As promised, here is the second installment of my July 20 practice log!
I practiced for about an hour tonight. I didn't spend much time at all on scales, arps, and inversions. I was ready to get re-acquainted with the Liszt. So, after a few minutes of a "warm up," I went straight to Liszt.
The 9-against-4 is coming. Still not there yet, not completely, but it's coming. It's a LOT easier if I focus on the timing of the RH and not the timing of the LH. Much easier. Only thing is, it's not easy for my mind to focus on the RH. I don't know why this is. I consciously have to force my mind to think, "Triplets. Slow. Slower than if you were fitting them evenly into the LH notes."
I played through the rest of the piece, just to see where I was weak and what needed the most work. Narrowing it down to "Section 11" (measures 79-90), I practiced it the way I've been practicing the fugue: drilling, drilling, and more drilling.
This piece is very different from the fugue, but it does have one thing in common with it: multiple voices singing multiple melodies. In the Liszt, the RH (mostly) plays two voices: the main melody and its echo a third of a beat later. If that's not tricky enough, there are dynamics to think about. My RH will be playing two notes at once, but the bottom note is part of the primary melody and needs to be, say, mezzo forte, whereas the top note is part of the echo and needs to be piano. And both are in a crescendo, but a crescendo appropriate to their respective volumes. Argh.
Measures 81, 83, and 87 include grace notes. The fingering for these has been really tricky for me. Do I use 4-5-4? 3-5-4? It would be nice to use the same fingering for the melody and the echo, but that would be really awkward. Typically, the note that follows the grace note is the top part of a chord, so my 1, 2, 3, and 4 fingers need to be ready to play the chord, so that makes things even trickier.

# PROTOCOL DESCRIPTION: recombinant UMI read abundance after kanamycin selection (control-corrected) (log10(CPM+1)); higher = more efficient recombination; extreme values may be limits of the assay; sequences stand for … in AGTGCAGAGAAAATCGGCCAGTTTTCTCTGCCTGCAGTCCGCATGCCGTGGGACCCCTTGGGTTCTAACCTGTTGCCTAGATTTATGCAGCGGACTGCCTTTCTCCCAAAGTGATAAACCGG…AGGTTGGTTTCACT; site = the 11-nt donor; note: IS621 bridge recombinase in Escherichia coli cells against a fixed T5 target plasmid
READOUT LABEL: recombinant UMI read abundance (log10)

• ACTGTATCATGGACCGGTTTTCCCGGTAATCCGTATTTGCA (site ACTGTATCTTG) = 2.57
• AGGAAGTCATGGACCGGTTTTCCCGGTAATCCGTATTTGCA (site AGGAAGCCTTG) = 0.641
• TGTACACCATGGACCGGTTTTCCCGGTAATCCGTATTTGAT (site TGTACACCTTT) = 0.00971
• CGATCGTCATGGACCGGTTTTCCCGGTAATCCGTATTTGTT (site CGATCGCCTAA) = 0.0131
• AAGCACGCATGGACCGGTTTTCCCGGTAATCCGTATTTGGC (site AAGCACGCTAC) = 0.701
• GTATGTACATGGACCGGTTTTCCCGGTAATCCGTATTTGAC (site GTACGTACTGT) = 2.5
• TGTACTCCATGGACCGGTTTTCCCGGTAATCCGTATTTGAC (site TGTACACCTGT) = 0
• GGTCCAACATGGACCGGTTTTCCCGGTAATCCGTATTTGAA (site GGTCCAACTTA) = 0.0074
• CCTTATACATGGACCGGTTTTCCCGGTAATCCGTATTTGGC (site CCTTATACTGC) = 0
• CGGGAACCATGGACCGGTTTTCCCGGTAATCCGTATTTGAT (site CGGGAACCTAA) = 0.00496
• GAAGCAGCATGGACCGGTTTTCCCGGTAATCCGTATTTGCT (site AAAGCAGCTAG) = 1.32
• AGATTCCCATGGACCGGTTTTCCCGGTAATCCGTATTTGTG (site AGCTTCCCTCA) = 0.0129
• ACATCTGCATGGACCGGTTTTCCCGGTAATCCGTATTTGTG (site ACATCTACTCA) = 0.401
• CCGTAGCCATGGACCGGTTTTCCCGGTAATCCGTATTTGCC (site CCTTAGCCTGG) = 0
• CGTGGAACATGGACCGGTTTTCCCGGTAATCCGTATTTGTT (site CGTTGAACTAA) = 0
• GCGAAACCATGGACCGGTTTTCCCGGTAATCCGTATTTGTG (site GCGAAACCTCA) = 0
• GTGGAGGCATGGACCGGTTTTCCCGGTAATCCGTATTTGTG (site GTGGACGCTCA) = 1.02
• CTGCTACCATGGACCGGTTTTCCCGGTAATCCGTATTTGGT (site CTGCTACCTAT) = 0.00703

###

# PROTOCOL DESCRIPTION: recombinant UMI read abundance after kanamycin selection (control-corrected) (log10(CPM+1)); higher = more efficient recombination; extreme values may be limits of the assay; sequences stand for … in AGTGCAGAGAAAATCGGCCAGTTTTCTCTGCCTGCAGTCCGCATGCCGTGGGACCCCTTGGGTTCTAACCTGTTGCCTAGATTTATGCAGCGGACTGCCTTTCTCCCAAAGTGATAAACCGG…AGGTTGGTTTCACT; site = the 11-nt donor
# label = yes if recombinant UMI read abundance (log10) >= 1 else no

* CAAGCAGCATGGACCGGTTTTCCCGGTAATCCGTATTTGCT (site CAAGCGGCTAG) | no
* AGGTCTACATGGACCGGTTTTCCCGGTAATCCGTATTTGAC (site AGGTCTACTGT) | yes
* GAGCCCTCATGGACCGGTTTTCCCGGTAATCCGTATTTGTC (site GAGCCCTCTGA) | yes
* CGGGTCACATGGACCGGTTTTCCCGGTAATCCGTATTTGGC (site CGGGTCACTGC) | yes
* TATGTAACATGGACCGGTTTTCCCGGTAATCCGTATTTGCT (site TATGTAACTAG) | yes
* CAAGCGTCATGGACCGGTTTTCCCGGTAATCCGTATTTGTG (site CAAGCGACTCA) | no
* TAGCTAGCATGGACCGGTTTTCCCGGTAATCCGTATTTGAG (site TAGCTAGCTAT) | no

I think I've found fingerings that I'm happy with. For tonight. They are as follows (lower melody is in bold; echo isn't.)
Measure 81: 3-5-3, 4-5-4
Measure 83: 3-5-4, 3-5-4
Measure 87: 3-4-3, 3-5-4
The 3-5-4 works beautifully on Measure 83, but it needs some work in Measure 87. The the grace note is B-C# to B, so even though 4-5-4 would be more within reach (and allow me to hold the note in the lower melody), it's very awkward for the grace note. 3-5-4 isn't much better, but it worked the best for me.
If anyone has suggestions for alternate fingerings, I'll be happy to hear them. I practiced these fingerings tonight and they sound pretty good (though the lost "hold" on the main-melody note in Measure 87 irks me).
OK. Boring technical discussion over. I love this piece. When I play it, I hear a million things I need to work on, but the tape-recording I made tonight sounded impressive. This is a big deal; rarely do I sound impressive to myself when I tape my playing. But I listened to myself playing Measures 62 to the end, and ... well, it sounded quite good. Put a big grin on my face, it did.
I was tempted to work on the Bach, but it's after 10:00 and I'm trying to overcome an insomnia problem. The fugue would probably not be conducive to sleeping.